HomeCommentaryMaking sense of the ‘nonsense’

Making sense of the ‘nonsense’

Pura Luka Vega’s drag presentation of Jesus the Nazarene may be just a joke to one “sidelined” Catholic, but I doubt many well-meaning Catholics would find it funny. 

I remember once Britain’s Prince Harry donned a Nazi uniform during a costume party. Not everyone was amused by his choice of clothes. 

The problem with humor is that there is always a limit or boundary. In my college moral philosophy class, we were constantly reminded that “freedom of one ends where the freedom of another begins.”

Whether it is a joke or not, there should be a limit. Not everything or everyone is subject to jokes. Humor is essential to living, but it does not make everything humorous. 

Boundaries define our individuality but, indeed, underline also our uniqueness. Each individual, then, is a variant and worth the respect of everyone.

A Rappler commentator (Esmaquell II, 2023) seemed to downplay the impact of Veda’s drag presentation by recalling the incarnation theology. He argued from the point of view of the Jesuits to “find God in all things”. 

Everything is sacred, even people’s feelings. It is not that Jesus’ incarnation is reduced to humor, nor is humor reduced to Jesus’ incarnation. 

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While perhaps Jesus laughed at his time’s religious and political institutions, he never just mocked them. He was more of a reformer from within, a “loyal dissent” to borrow Sartre’s phrase. 

I doubt Luka Vega can perform the same concept with our Muslim brothers and sisters without being mobbed.

In another Rappler article, the author asked, “Christ could be queer?” (Cornelio, 2023). One of the arguments is that Vega’s act was almost considered revolutionary – giving voice to the oppressed. 

For the Church, that is water under the bridge already. At no other time in its 2000-year history has she upheld inclusivity ever since, as demonstrated now by Pope Francis’ preaching? 

We fought for equal rights for women, just wages, the dignity of labor, human rights, justice and peace – even before governments developed.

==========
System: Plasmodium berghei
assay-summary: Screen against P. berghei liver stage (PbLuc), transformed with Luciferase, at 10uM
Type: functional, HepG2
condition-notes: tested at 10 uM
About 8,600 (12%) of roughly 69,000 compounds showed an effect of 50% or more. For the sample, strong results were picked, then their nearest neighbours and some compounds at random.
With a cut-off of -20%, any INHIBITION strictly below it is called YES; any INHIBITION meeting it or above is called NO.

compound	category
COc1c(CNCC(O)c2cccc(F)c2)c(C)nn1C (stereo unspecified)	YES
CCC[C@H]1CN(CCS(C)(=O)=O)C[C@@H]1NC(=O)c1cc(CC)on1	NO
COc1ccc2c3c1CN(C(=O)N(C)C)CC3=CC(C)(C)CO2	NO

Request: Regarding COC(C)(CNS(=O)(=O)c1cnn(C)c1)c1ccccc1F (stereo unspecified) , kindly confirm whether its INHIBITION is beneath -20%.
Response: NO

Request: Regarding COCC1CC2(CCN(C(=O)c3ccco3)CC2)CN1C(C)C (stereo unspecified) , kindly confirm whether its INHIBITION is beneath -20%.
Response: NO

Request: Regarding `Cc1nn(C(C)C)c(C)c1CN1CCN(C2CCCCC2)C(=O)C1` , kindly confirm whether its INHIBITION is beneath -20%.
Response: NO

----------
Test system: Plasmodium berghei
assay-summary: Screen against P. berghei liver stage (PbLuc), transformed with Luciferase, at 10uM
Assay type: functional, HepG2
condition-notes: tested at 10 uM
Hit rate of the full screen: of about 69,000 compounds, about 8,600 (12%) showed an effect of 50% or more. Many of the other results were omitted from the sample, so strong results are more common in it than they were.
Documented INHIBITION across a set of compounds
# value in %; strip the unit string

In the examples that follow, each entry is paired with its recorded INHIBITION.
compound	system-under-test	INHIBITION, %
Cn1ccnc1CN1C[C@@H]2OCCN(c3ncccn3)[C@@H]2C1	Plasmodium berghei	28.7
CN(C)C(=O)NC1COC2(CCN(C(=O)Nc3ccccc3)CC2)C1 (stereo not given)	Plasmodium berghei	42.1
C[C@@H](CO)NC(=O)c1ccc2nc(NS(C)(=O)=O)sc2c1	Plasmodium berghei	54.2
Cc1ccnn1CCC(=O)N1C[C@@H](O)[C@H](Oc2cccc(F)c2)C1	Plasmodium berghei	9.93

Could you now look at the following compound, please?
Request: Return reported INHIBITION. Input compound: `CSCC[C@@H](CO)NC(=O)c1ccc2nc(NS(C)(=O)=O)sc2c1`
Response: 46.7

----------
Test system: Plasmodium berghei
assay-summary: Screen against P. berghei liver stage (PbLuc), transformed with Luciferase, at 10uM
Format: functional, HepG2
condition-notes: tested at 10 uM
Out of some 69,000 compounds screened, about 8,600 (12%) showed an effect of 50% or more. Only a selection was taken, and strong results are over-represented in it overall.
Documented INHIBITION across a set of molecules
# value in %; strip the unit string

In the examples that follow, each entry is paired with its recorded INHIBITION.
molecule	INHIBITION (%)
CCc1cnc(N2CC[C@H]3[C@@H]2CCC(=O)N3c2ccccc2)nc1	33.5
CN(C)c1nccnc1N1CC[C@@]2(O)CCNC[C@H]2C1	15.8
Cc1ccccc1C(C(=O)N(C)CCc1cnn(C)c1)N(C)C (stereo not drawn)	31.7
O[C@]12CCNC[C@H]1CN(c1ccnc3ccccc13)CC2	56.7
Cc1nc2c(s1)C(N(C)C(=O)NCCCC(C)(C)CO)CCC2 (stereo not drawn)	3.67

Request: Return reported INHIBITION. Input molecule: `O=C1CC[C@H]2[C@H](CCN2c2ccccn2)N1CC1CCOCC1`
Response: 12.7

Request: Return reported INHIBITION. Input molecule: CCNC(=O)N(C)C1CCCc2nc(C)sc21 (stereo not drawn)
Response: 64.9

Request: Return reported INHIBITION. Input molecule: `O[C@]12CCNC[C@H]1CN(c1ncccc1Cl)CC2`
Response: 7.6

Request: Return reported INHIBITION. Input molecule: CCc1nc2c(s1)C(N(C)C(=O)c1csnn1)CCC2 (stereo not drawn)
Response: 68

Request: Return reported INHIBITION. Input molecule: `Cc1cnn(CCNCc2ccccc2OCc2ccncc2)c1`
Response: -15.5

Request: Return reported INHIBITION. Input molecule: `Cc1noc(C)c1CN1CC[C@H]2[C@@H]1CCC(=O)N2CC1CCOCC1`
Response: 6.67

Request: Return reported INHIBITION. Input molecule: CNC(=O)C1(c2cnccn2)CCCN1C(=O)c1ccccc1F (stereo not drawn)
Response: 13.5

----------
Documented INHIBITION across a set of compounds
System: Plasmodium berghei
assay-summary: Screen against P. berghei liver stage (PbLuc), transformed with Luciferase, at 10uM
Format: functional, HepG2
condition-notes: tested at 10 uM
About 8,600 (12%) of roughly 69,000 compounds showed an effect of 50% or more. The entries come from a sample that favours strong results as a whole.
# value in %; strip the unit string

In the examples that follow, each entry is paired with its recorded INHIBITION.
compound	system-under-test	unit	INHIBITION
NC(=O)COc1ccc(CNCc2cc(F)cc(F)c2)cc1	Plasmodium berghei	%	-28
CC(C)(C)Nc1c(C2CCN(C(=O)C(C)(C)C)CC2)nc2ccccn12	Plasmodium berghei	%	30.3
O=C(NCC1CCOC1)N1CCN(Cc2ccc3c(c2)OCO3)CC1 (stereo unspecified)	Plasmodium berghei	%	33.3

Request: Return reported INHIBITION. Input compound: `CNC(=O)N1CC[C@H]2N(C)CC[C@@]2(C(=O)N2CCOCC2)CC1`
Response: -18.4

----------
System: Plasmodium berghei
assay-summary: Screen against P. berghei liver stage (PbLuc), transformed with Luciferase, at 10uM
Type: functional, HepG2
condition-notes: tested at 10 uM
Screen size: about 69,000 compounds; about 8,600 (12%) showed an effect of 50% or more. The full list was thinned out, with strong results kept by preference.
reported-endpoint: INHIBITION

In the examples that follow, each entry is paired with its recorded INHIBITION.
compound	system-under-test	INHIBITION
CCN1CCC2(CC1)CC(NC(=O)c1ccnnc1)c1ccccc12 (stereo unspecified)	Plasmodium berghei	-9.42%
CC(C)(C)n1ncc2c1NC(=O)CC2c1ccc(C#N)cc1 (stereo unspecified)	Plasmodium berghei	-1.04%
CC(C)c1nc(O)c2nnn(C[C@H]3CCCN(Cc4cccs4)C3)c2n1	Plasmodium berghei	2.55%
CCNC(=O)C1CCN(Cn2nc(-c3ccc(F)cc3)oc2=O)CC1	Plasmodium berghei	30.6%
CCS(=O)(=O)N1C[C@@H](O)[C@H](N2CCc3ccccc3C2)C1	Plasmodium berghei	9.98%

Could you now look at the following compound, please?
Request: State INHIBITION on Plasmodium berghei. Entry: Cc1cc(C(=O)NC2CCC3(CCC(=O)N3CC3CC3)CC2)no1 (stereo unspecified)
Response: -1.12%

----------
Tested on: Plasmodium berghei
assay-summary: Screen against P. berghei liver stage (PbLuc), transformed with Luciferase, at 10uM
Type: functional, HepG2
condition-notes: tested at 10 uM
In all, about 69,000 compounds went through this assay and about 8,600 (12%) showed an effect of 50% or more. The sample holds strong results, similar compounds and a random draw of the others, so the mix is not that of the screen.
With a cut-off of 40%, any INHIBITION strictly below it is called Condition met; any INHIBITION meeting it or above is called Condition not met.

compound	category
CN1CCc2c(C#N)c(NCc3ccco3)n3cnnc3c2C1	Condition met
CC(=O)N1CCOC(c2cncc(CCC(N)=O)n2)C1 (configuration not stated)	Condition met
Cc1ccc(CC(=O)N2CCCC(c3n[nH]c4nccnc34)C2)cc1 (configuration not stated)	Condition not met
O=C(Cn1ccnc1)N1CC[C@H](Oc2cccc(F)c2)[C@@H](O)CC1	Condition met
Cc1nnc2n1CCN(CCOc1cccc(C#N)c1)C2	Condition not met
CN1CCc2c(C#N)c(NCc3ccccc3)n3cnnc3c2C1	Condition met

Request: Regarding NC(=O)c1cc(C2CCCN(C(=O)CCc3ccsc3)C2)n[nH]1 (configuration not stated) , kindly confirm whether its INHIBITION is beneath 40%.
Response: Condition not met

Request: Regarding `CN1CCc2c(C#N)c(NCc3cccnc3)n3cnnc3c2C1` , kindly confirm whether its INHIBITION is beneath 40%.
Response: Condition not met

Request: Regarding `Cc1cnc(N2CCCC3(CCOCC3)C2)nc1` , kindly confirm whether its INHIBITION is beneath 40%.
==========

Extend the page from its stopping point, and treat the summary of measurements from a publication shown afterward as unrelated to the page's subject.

Lately, the Church tolerated dissent to hear the marginal voices of her members. The spirit of universal brotherhood and ‘synodality’ roots the Church back to its early beginnings.

As an institution, the Church promotes what Vega supposedly tried to champion. If Vega dared to perform that drag, it was due to the freedom platform backed by the Catholic Church.

Even now, she is protected by the right to self-expression advocated by the Church. If Pura Luka Vega’s intent is purely mental or psychological, namely, for his “healing”, then the drag woman is a fraud – “the end doesn’t justify the means”.

One does not have to destroy another’s faith or offend the individual just to heal oneself. In Vega’s performance, more faithful are being dragged than edified. 

“Why did I get personally offended?,” asked a dear friend of mine as she viewed the performance.

Another ethical principle said, “Bonum ex in integra causa.” It means for a deed to be good, it should be good in its entirety. 

Obviously, there is an abuse done by the presenter, capitalizing on the welcoming gesture of the Church to heed all the voices of the marginalized. 

The “gender card” that Vega presented does not hold water. We have been fighting for all the oppressed. In our diocese, we created an apostolate specifically for the LGBTQIA+ community.

Why blame the religious institution when the problem of reception of the gay community is beyond religion? Perhaps, Vega should reconsider her choice of art. 

The Church is not perfect at all. We are way far from the realization of the Kingdom of God. As an extension of the mission of Christ, the Church cares for all especially those living in the margins. 

While we continue to accept the challenge of being the “salt of the earth”, it will still take longer for us to purify ourselves and convince the world. 

Ecclesia semper reformanda: the Church always reforms herself. Vega’s performance is an ardent call to do the overdue and long-term mission work of integral evangelization. 

The good thing is that, with faith and reason, we are headed in the right direction. If there is anything right with Vega’s performance, it confirms the Church’s resolve to fight for the oppressed and build a world of justice and peace – the reign of God.

Fr. Raymond Montero-Ambray is the Ecology Ministry director and head of the LGBTQIA+ apostolate in the Diocese of Tandag in the southern Philippines. The priest is a staunch environmental and Indigenous Peoples’ rights activist. 

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